Is Your Business at Risk for an Employee Retention Credit Audit?
Everyone was affected in some way by the COVID-19 pandemic. Many small businesses struggled to stay afloat and meet payroll. To incentivize businesses to keep paying their employees during such a challenging time, the Coronavirus Aid, Relief, and Economic Security (CARES) Act provided for the Employee Retention Credit (ERC). A refundable tax credit, the ERTC was offered to eligible businesses who continued paying their employees during the pandemic. The credit had the potential to be substantial; however, not everyone who claimed the ERC met the requirements for eligibility.
First off, your business must be considered an eligible employer. To qualify as an eligible employer, your company must have had either (1) “a significant decline in gross receipts” between March 13, 2020 and December 31, 2021, or (2) operations that were “fully or partially suspended due to orders from an appropriate governmental authority” (IRS Notice 2021-20). Once your business is established as an eligible employer, you need to meet one of the following conditions to receive an ERC:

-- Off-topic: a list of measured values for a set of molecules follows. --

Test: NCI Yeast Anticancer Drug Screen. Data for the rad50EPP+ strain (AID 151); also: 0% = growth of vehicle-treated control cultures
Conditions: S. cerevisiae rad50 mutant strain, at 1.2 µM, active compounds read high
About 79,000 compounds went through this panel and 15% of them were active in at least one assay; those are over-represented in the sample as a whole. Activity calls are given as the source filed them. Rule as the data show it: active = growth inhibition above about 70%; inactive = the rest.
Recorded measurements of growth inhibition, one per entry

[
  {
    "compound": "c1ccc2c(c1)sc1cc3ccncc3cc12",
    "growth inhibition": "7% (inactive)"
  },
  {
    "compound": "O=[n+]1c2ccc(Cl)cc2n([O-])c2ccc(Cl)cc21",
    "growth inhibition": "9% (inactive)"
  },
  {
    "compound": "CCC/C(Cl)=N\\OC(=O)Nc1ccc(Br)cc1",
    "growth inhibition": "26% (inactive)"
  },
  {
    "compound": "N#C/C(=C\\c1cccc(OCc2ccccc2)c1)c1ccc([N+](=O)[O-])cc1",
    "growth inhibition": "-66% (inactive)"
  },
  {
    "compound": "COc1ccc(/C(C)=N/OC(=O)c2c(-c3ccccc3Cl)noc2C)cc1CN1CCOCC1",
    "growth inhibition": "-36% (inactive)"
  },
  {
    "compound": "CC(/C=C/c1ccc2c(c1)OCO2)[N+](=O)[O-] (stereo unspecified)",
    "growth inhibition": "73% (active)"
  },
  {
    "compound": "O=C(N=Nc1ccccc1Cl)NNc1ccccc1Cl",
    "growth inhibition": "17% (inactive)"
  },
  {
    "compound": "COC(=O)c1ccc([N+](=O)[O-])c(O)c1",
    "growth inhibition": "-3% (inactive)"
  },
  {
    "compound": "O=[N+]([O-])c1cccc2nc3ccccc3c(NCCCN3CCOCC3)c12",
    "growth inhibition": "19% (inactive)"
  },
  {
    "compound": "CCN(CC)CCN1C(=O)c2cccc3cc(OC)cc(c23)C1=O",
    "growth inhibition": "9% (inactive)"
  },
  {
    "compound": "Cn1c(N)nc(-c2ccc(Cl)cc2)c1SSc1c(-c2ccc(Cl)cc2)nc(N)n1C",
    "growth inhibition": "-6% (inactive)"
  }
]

- Sustained a full or partial suspension of operations limiting commerce, travel or group meetings due to COVID-19 and orders from an appropriate governmental authority; or
- Experienced a significant decline in gross receipts during 2020 or a decline in gross receipts during the first three quarters of 2021; or
- Qualified in the third or fourth quarters of 2021 as a recovery startup business.
The IRS also has an extended statute of limitations to audit ERC claims, meaning they have additional time beyond the most recent tax year to conduct these examinations.
Additionally, the IRS has warned of unscrupulous tax preparers who pushed the ERC when a business may not have strictly met the eligibility criteria. Now, the IRS has issued several alerts and notices indicating a heightened likelihood of audits for businesses that claimed the ERC. Here’s what you need to know if your business received ERC funds.
If you receive a notice of audit, it is important not to panic and not to ignore it! A notice alone does not indicate the ERC was taken in error or that your business will have to repay the credit. An ERC audit might require you to produce lists of employees and proof of eligibility, among many other records.
Given the likelihood of ERC audits, businesses should make an effort to get ahead of the game and consider hiring a qualified Orange County tax attorney who can help get your business audit-ready before you even receive an IRS notice. And if you claimed the ERC, consider consulting with an experienced Orange County tax attorney who can review your filings and assist you in the event you are selected for audit.
Allison Soares is a partner and tax attorney at Vanst Law. Before starting her own practice, Soares was a partner at a tax law firm where she honed her skills handling a wide variety of tax and employment-related cases. In addition to her legal work, she has worked in accounting and utilizes that knowledge to her advantage while handling cases involving EDD audits.